even more delicious dessert of Kaiserschmarren, a caloric concoction of fried pancake
batter covered with cream and sugar. One hut even had a heated drying room, and better
yet, coin-operated heated showers. As luxurious as they were, however, they uniformly
had miserably narrow beds. Beds is a generous word. What you really got was, at most, a
two-foot wide strip of mattress in a long row of adjoining mattresses all in a
characteristically Austrian order. But for all the Alpine character of these huts, none were
located in land that I would call wilderness, quite unlike where I found myself at the
Rock Shelter hut.


        Keas sqawked the wakeup call the next morning as they frequently do. Today’s
destination, the Dart Hut, lies in the next valley over. The Rees saddle separates the Rees
and the Dart River valleys. Knowing that the DOC-estimated time would be too high, I
took my time getting going lest I get to the Dart hut too early. I was the last one out of the
hut. Being last left ten people in front of me. My competitive urge not yet spent, this
provided plenty of unwitting competitors to try to overtake. By the time I reached the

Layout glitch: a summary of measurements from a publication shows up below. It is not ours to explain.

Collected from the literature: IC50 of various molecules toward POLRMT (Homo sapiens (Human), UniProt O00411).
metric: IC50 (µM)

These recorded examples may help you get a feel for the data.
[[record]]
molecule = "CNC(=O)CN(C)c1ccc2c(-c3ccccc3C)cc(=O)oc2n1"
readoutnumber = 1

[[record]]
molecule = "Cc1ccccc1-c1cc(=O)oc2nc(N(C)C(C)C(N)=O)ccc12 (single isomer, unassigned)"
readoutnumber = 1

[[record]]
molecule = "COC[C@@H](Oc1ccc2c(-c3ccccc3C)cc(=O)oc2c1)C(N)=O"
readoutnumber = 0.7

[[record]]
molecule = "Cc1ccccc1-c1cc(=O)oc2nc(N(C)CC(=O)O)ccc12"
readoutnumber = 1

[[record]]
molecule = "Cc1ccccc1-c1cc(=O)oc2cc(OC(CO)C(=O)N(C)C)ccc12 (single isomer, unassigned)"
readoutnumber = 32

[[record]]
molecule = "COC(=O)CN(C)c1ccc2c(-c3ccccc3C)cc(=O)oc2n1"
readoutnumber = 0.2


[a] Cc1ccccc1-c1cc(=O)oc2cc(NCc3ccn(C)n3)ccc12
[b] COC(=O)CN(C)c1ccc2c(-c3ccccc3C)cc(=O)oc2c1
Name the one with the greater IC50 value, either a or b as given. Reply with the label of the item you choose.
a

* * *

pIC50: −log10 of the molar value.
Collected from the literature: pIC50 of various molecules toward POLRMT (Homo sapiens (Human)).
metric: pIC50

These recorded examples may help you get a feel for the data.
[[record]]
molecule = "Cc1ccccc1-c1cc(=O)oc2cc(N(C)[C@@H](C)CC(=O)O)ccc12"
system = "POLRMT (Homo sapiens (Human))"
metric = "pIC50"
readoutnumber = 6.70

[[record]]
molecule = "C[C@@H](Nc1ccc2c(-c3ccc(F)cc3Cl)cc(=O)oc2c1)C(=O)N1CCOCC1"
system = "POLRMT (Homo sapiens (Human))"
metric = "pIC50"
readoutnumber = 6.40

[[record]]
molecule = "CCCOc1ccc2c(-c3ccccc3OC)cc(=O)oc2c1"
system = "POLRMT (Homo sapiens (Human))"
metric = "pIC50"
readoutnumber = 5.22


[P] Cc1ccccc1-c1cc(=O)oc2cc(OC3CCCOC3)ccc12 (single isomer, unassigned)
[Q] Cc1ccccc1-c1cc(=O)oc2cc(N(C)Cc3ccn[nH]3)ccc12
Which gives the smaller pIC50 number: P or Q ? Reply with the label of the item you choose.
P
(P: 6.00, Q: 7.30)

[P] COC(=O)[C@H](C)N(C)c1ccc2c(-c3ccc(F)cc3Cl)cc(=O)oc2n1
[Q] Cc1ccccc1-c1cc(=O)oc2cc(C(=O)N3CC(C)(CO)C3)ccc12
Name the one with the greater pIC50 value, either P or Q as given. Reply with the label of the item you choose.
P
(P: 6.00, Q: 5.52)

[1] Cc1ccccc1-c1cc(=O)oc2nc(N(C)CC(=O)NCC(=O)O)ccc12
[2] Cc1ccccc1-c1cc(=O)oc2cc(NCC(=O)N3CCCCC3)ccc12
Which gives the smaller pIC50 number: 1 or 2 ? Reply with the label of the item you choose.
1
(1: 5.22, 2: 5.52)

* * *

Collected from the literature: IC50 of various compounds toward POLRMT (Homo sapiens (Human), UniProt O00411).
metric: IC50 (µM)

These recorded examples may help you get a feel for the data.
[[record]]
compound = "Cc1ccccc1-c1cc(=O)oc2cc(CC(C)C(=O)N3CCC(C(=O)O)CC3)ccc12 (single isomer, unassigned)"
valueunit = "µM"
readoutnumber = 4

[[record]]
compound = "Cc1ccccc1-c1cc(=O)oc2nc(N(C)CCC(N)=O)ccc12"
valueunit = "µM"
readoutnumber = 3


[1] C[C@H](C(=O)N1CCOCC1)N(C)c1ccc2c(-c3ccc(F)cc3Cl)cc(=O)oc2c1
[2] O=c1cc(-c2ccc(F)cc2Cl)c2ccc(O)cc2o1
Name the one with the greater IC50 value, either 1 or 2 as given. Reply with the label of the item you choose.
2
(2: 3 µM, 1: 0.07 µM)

saddle, I had overtaken three people and the others had arrived only minutes before me.
That competitive part of me satisfied, I decided to take my time with the rest of the day.

       Todd Smith                   Southern Crossroads
                                         Kayaking                                        41

        The saddle is a narrow edge of hard rock that endured the scouring action of the
glaciers that formed the valleys that lie below the steep slopes on either side. The weather
was uncommonly sunny, not a single cloud in sight, only a slight breeze. This provided
an equally uncommon opportunity to linger at this high vantage, letting the sun warm the
bones. The view wouldn’t be better than this at any other point on today’s track. It was
certainly worth savoring.
        Having been in the southern hemisphere for two and a half weeks I could still not
get accustomed to the position of the sun. The curves of a mountain valley’s course
frequently throw off my sense of direction. Normally when I climb out of a valley to a
place like this saddle, the 360 degree panorama allows me to reorient myself. The sun